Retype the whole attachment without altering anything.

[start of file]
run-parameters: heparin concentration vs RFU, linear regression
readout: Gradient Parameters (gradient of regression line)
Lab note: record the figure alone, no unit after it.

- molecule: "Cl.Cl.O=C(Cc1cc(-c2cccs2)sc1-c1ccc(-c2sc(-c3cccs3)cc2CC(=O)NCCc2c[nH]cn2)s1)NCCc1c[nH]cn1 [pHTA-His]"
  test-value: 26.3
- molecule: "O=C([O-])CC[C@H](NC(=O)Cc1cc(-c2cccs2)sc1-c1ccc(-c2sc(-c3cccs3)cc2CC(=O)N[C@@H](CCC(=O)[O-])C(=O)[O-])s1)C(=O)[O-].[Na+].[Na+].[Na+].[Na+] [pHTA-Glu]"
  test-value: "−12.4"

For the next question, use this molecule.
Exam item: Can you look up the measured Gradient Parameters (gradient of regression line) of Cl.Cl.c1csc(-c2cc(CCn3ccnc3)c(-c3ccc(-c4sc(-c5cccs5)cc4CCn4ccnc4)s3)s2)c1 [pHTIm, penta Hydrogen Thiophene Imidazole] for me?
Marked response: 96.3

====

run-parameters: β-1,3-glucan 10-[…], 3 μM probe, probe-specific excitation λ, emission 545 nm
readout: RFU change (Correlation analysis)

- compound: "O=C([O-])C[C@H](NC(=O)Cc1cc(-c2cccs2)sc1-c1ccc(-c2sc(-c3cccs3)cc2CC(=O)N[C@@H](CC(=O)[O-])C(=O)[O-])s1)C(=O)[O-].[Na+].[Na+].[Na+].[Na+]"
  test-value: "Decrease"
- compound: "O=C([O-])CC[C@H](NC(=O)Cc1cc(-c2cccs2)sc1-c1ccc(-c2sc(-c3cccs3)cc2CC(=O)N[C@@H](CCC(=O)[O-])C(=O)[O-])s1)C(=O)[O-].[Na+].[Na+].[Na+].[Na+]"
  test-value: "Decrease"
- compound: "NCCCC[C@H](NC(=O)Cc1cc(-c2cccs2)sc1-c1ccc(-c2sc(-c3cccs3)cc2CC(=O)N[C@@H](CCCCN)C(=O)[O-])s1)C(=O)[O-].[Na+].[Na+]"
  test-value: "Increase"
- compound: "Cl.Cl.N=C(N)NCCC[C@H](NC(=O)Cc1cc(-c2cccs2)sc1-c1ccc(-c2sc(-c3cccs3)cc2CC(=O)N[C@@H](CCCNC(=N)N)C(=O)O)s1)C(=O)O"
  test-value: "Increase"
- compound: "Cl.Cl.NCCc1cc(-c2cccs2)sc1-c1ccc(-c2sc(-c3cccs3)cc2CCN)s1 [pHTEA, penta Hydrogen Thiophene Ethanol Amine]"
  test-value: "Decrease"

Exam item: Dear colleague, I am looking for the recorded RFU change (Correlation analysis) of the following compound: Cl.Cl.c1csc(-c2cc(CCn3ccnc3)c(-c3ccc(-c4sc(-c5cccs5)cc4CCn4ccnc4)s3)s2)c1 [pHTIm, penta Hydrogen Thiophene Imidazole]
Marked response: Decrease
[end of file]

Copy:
run-parameters: heparin concentration vs RFU, linear regression
readout: Gradient Parameters (gradient of regression line)
Lab note: record the figure alone, no unit after it.

- molecule: "Cl.Cl.O=C(Cc1cc(-c2cccs2)sc1-c1ccc(-c2sc(-c3cccs3)cc2CC(=O)NCCc2c[nH]cn2)s1)NCCc1c[nH]cn1 [pHTA-His]"
  test-value: 26.3
- molecule: "O=C([O-])CC[C@H](NC(=O)Cc1cc(-c2cccs2)sc1-c1ccc(-c2sc(-c3cccs3)cc2CC(=O)N[C@@H](CCC(=O)[O-])C(=O)[O-])s1)C(=O)[O-].[Na+].[Na+].[Na+].[Na+] [pHTA-Glu]"
  test-value: "−12.4"

For the next question, use this molecule.
Exam item: Can you look up the measured Gradient Parameters (gradient of regression line) of Cl.Cl.c1csc(-c2cc(CCn3ccnc3)c(-c3ccc(-c4sc(-c5cccs5)cc4CCn4ccnc4)s3)s2)c1 [pHTIm, penta Hydrogen Thiophene Imidazole] for me?
Marked response: 96.3

====

run-parameters: β-1,3-glucan 10-[…], 3 μM probe, probe-specific excitation λ, emission 545 nm
readout: RFU change (Correlation analysis)

- compound: "O=C([O-])C[C@H](NC(=O)Cc1cc(-c2cccs2)sc1-c1ccc(-c2sc(-c3cccs3)cc2CC(=O)N[C@@H](CC(=O)[O-])C(=O)[O-])s1)C(=O)[O-].[Na+].[Na+].[Na+].[Na+]"
  test-value: "Decrease"
- compound: "O=C([O-])CC[C@H](NC(=O)Cc1cc(-c2cccs2)sc1-c1ccc(-c2sc(-c3cccs3)cc2CC(=O)N[C@@H](CCC(=O)[O-])C(=O)[O-])s1)C(=O)[O-].[Na+].[Na+].[Na+].[Na+]"
  test-value: "Decrease"
- compound: "NCCCC[C@H](NC(=O)Cc1cc(-c2cccs2)sc1-c1ccc(-c2sc(-c3cccs3)cc2CC(=O)N[C@@H](CCCCN)C(=O)[O-])s1)C(=O)[O-].[Na+].[Na+]"
  test-value: "Increase"
- compound: "Cl.Cl.N=C(N)NCCC[C@H](NC(=O)Cc1cc(-c2cccs2)sc1-c1ccc(-c2sc(-c3cccs3)cc2CC(=O)N[C@@H](CCCNC(=N)N)C(=O)O)s1)C(=O)O"
  test-value: "Increase"
- compound: "Cl.Cl.NCCc1cc(-c2cccs2)sc1-c1ccc(-c2sc(-c3cccs3)cc2CCN)s1 [pHTEA, penta Hydrogen Thiophene Ethanol Amine]"
  test-value: "Decrease"

Exam item: Dear colleague, I am looking for the recorded RFU change (Correlation analysis) of the following compound: Cl.Cl.c1csc(-c2cc(CCn3ccnc3)c(-c3ccc(-c4sc(-c5cccs5)cc4CCn4ccnc4)s3)s2)c1 [pHTIm, penta Hydrogen Thiophene Imidazole]
Marked response: Decrease